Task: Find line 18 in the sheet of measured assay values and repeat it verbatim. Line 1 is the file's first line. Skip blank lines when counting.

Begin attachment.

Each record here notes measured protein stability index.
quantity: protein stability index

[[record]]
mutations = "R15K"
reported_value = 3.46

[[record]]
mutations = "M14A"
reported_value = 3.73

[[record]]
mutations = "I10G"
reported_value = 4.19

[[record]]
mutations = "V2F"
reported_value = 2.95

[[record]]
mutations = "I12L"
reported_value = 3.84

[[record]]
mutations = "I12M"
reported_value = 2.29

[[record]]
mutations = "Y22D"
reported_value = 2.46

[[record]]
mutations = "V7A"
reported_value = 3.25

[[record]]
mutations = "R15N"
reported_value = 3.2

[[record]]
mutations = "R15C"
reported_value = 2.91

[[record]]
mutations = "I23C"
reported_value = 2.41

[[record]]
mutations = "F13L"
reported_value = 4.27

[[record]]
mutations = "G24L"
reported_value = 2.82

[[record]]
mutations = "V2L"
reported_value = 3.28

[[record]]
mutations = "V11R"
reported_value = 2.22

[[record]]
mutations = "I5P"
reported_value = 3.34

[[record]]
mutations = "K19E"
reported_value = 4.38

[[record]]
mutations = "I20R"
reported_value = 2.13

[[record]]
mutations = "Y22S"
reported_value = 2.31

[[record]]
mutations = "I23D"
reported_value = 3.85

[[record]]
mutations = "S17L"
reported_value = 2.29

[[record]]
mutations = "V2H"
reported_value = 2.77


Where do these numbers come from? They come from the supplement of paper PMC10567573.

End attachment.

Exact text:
[[record]]